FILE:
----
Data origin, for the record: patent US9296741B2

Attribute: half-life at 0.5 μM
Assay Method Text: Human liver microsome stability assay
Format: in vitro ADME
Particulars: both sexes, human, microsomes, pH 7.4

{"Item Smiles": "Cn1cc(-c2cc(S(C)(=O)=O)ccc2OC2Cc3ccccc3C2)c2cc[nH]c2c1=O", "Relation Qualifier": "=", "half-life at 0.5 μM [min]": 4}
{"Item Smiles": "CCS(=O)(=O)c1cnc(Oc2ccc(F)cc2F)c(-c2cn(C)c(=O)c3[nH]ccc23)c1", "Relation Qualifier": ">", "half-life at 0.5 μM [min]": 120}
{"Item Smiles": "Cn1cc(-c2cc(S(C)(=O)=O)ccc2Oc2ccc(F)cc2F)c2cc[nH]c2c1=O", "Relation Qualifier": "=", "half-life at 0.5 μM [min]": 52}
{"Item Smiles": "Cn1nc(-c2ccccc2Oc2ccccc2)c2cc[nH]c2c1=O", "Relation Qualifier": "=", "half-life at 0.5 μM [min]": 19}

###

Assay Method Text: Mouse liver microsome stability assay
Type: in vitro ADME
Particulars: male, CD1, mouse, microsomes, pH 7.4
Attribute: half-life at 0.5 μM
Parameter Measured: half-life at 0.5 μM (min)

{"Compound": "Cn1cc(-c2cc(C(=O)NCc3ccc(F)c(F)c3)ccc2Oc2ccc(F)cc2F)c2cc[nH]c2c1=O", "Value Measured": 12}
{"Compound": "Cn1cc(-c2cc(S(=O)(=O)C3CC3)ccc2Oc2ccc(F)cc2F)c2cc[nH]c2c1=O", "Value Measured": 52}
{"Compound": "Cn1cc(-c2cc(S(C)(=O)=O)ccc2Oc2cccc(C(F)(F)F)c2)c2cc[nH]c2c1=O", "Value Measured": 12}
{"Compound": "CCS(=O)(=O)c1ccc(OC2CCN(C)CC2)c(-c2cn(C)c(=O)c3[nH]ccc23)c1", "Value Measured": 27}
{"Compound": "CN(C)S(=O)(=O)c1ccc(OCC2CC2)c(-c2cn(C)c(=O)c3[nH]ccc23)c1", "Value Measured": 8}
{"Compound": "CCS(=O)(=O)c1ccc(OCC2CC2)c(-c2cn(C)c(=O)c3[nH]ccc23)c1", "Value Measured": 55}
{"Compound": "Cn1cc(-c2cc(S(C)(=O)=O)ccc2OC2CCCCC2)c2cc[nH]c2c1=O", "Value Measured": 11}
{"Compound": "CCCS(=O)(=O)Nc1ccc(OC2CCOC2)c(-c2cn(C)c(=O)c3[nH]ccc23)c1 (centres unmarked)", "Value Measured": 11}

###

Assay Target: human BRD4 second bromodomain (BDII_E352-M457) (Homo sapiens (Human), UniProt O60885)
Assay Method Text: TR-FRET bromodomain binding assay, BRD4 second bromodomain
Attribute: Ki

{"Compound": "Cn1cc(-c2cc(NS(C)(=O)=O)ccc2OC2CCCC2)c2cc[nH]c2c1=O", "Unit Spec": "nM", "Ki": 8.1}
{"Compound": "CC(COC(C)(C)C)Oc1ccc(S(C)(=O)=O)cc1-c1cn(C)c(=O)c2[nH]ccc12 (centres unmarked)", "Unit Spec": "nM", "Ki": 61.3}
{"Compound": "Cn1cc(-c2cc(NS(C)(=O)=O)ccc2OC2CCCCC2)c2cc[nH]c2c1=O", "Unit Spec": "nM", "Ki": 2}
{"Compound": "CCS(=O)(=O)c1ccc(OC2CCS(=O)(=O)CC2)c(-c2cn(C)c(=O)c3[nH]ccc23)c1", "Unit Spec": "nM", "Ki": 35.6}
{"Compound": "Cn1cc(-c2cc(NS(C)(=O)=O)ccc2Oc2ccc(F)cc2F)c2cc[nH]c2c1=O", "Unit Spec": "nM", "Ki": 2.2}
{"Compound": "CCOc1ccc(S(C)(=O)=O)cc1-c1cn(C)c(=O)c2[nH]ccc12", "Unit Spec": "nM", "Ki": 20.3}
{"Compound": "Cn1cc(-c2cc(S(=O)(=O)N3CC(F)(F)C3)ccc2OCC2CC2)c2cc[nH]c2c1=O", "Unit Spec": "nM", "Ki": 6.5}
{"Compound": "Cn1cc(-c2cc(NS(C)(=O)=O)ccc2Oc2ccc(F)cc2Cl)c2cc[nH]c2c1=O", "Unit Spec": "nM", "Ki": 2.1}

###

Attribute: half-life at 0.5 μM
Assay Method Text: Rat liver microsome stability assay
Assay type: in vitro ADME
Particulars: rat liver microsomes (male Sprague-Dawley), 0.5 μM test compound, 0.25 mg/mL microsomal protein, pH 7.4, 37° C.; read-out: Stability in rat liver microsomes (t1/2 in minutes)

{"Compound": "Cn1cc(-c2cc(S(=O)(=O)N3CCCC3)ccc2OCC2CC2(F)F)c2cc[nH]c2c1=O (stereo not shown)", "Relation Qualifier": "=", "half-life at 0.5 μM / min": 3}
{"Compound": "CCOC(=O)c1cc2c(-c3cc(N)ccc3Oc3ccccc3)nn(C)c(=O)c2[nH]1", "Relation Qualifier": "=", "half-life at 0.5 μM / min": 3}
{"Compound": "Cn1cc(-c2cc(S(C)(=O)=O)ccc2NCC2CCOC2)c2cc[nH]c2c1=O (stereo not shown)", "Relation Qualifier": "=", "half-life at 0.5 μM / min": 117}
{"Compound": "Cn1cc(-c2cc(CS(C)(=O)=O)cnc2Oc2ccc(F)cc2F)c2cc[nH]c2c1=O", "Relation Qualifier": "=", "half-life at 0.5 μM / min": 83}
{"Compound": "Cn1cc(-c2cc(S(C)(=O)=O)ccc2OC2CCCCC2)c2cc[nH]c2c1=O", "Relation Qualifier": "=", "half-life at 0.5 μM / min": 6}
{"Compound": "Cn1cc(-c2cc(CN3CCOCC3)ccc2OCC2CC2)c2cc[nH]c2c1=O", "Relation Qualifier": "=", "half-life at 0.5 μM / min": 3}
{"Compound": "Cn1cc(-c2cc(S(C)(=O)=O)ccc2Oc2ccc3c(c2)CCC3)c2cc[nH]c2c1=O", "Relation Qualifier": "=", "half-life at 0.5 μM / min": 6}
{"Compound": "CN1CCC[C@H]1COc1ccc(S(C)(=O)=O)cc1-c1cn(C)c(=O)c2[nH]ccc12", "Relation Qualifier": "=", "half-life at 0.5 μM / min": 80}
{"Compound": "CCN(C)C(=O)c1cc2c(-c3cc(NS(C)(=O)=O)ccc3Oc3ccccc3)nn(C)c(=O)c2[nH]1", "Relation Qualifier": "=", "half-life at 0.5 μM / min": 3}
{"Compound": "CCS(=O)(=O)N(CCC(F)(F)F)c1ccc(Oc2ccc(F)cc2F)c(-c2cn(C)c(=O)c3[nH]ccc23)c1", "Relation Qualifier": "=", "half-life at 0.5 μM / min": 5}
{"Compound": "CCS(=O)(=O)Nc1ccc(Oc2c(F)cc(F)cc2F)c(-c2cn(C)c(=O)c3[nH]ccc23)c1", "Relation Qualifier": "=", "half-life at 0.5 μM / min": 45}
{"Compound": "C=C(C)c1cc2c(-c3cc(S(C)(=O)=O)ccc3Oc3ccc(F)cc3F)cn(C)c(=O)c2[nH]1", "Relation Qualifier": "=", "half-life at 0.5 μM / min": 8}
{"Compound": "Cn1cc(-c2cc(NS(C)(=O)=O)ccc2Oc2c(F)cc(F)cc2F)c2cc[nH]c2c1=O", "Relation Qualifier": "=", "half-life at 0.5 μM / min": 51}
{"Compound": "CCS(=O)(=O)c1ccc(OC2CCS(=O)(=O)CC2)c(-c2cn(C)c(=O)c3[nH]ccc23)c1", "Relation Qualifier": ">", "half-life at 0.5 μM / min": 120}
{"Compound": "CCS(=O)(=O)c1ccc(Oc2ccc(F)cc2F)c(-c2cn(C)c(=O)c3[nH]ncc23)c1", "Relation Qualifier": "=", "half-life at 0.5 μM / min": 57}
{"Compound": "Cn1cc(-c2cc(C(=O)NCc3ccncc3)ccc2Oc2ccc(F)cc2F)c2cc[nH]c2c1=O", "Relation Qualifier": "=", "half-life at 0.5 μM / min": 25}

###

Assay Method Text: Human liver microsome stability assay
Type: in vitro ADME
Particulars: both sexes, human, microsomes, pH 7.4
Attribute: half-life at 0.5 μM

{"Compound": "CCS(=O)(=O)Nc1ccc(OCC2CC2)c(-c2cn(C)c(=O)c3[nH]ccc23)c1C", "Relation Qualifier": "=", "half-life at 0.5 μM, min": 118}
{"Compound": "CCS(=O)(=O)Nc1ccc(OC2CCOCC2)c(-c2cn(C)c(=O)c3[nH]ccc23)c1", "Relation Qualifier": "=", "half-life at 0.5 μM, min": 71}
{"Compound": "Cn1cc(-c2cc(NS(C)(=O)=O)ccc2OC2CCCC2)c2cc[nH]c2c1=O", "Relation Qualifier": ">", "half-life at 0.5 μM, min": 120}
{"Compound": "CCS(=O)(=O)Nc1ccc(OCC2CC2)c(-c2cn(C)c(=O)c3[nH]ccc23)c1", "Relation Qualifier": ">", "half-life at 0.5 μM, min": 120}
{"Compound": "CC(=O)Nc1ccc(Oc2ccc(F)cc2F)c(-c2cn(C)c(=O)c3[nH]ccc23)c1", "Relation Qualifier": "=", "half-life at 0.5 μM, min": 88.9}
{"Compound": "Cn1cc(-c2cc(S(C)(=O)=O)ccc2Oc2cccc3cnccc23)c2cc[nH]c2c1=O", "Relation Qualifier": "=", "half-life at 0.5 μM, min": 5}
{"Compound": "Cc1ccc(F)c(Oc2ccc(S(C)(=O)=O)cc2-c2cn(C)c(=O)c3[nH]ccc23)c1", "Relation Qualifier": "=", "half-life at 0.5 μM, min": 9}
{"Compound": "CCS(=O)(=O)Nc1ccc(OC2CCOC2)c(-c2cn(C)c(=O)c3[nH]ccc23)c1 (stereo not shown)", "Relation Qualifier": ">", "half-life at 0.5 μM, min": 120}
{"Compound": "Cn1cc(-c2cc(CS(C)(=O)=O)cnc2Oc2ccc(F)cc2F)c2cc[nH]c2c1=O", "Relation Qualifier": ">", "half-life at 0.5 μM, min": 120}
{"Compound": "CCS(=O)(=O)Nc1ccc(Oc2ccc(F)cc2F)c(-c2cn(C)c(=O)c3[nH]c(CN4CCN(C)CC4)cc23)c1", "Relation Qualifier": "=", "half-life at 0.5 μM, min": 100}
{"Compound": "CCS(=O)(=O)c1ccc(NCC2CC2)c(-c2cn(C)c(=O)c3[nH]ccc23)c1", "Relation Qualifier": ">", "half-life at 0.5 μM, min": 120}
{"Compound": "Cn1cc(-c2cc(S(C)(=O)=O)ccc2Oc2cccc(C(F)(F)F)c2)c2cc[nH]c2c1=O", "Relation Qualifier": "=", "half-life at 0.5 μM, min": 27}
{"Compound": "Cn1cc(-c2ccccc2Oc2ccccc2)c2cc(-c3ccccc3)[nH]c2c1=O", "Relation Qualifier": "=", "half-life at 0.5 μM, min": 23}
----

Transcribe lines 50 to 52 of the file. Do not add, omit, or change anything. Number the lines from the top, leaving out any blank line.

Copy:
{"Compound": "CCS(=O)(=O)N(CCC(F)(F)F)c1ccc(Oc2ccc(F)cc2F)c(-c2cn(C)c(=O)c3[nH]ccc23)c1", "Relation Qualifier": "=", "half-life at 0.5 μM / min": 5}
{"Compound": "CCS(=O)(=O)Nc1ccc(Oc2c(F)cc(F)cc2F)c(-c2cn(C)c(=O)c3[nH]ccc23)c1", "Relation Qualifier": "=", "half-life at 0.5 μM / min": 45}
{"Compound": "C=C(C)c1cc2c(-c3cc(S(C)(=O)=O)ccc3Oc3ccc(F)cc3F)cn(C)c(=O)c2[nH]1", "Relation Qualifier": "=", "half-life at 0.5 μM / min": 8}